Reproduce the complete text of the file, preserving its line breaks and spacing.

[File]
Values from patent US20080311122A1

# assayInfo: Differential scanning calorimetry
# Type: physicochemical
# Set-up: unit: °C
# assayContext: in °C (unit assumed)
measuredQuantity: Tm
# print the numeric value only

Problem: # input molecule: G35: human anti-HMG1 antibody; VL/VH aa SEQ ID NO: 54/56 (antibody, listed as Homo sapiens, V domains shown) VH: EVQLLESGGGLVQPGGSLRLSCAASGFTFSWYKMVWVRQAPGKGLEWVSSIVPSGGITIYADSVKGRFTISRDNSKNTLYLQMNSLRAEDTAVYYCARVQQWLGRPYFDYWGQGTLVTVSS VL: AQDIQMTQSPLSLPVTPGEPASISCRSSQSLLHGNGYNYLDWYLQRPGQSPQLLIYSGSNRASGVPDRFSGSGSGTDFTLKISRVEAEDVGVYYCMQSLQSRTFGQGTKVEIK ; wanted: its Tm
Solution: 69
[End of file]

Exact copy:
Values from patent US20080311122A1

# assayInfo: Differential scanning calorimetry
# Type: physicochemical
# Set-up: unit: °C
# assayContext: in °C (unit assumed)
measuredQuantity: Tm
# print the numeric value only

Problem: # input molecule: G35: human anti-HMG1 antibody; VL/VH aa SEQ ID NO: 54/56 (antibody, listed as Homo sapiens, V domains shown) VH: EVQLLESGGGLVQPGGSLRLSCAASGFTFSWYKMVWVRQAPGKGLEWVSSIVPSGGITIYADSVKGRFTISRDNSKNTLYLQMNSLRAEDTAVYYCARVQQWLGRPYFDYWGQGTLVTVSS VL: AQDIQMTQSPLSLPVTPGEPASISCRSSQSLLHGNGYNYLDWYLQRPGQSPQLLIYSGSNRASGVPDRFSGSGSGTDFTLKISRVEAEDVGVYYCMQSLQSRTFGQGTKVEIK ; wanted: its Tm
Solution: 69